Betty Draper, "Mad Men"
Betty Draper gives us a bad case of wardrobe envy. This always-put-together mom is the epitome of mid-century perfection; a curiosity in a modern era fraught with flip-flops and sweat pants emblazoned with slogans on the backside. What we secretly want is the stiffly starched, tightly cinched dresses of Betty's day; perhaps because it seems as possible as photographing our children with a unicorn for this year's holiday greeting. Skip all the snarkiness Betty dishes to her children and the way she acts like a spoiled brat. We still think we could pull off a 1950s housewife role -- and have a lot more fun.
June Cleaver, "Leave it to Beaver"
Barbara Billingsley played the iconic Eisenhower-era housewife June Cleaver on "Leave it to Beaver." She has become the object of our rebroadcast ambitions, enveloping motherhood in a kind and well-coiffed fashion. Oh, for June's patience on the days our toddlers refuse to eat or our teenagers test their ninja skills on a car door because of misplaced scientific curiosity (it makes a sneaker-sized dent, by the way). That's why we know it's good to cling to an ideal, to strive for a well-heeled set of behaviors -- even if they're about as realistic as discovering a leprechaun has set-up camp in our mailbox. We love and admire June, if only because she was the mother we thought we'd be -- until we actually became one.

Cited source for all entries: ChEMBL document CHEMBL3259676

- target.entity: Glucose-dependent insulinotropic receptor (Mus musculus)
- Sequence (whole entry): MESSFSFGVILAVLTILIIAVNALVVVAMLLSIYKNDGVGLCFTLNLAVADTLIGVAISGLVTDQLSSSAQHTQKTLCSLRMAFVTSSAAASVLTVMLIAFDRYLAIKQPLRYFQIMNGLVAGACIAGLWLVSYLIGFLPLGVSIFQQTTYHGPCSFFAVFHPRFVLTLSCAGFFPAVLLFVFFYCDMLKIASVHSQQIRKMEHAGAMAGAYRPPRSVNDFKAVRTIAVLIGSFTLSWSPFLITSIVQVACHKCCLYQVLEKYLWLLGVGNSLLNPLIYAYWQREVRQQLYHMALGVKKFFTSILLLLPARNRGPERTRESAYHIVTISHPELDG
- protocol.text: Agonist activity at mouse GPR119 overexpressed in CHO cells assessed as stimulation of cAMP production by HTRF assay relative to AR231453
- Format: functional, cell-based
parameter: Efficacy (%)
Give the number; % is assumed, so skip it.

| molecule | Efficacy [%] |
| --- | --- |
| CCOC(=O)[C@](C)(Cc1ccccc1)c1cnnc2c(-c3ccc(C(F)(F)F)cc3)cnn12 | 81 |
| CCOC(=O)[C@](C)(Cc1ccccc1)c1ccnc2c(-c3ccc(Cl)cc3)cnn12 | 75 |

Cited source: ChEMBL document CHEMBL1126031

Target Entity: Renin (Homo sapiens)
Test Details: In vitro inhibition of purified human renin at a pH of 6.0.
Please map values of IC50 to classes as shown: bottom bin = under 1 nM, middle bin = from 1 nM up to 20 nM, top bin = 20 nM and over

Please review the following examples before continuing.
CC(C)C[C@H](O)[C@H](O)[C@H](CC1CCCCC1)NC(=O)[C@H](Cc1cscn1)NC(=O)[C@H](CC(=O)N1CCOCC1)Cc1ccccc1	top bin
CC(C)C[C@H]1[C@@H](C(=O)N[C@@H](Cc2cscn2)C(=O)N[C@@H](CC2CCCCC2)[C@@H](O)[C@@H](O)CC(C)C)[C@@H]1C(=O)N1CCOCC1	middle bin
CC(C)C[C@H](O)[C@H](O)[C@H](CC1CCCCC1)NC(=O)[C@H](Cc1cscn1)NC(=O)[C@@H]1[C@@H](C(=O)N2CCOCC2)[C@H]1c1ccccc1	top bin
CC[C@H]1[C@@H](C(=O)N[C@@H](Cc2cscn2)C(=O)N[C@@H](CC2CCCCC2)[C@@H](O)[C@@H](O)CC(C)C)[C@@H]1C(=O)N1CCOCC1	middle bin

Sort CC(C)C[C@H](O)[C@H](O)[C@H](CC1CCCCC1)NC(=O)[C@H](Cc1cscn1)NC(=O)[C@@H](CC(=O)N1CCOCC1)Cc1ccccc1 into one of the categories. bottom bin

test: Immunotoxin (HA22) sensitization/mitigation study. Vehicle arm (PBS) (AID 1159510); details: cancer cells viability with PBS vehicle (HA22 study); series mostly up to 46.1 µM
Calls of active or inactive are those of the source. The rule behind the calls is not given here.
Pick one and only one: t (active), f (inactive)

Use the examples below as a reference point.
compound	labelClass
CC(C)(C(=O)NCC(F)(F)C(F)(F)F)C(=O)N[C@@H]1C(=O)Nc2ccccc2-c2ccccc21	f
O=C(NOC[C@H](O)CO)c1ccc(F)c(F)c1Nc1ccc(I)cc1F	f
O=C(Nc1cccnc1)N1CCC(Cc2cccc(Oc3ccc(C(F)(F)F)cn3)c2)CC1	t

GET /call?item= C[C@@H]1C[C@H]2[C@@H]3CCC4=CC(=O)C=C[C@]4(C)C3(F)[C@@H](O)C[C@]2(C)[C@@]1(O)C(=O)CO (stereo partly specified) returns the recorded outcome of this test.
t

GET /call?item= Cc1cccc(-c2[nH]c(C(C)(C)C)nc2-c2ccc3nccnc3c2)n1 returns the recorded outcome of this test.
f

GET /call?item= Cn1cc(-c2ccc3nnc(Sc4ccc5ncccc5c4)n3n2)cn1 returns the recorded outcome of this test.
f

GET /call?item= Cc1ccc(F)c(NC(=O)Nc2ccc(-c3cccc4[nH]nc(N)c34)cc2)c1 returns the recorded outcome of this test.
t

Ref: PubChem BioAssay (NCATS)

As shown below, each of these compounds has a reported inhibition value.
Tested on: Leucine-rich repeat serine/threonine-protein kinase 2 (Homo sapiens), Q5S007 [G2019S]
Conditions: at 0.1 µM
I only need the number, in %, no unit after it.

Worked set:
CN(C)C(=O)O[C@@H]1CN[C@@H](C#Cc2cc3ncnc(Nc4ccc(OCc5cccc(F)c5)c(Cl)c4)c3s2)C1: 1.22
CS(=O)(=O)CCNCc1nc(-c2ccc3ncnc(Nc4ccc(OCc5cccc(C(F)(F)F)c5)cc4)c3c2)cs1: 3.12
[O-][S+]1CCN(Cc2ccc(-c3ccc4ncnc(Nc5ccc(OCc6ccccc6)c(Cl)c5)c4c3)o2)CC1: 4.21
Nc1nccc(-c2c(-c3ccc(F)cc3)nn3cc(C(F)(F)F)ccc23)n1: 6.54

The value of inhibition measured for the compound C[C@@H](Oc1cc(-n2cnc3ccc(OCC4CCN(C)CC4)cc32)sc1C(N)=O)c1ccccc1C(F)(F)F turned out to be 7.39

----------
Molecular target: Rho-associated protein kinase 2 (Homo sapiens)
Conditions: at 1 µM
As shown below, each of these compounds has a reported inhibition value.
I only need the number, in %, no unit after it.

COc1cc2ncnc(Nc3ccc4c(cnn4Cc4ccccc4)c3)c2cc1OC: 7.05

Frankie Heck, "The Middle"
Frankie Heck is about as far from June Cleaver as you can get, while still being a great mom. It's no secret we want to be her; we already are. We're a bit frazzled from the demands of daily life, so it's refreshing to see a sitcom where the kitchen's cluttered, the kids eat with the TV blaring and a mom can admit she doesn't like to cheer at cross-country meets (they really are boring). Like Frankie, we're aware of our parental shortcomings and the ways in which we've failed. We don't always have the time or the energy to orchestrate the minutia of our child's school, sport or social success. But we do love them. Dearly. And that's what really counts.
It's a beautiful day in the neighborhood, as HowStuffWorks finds out more about Fred Rogers.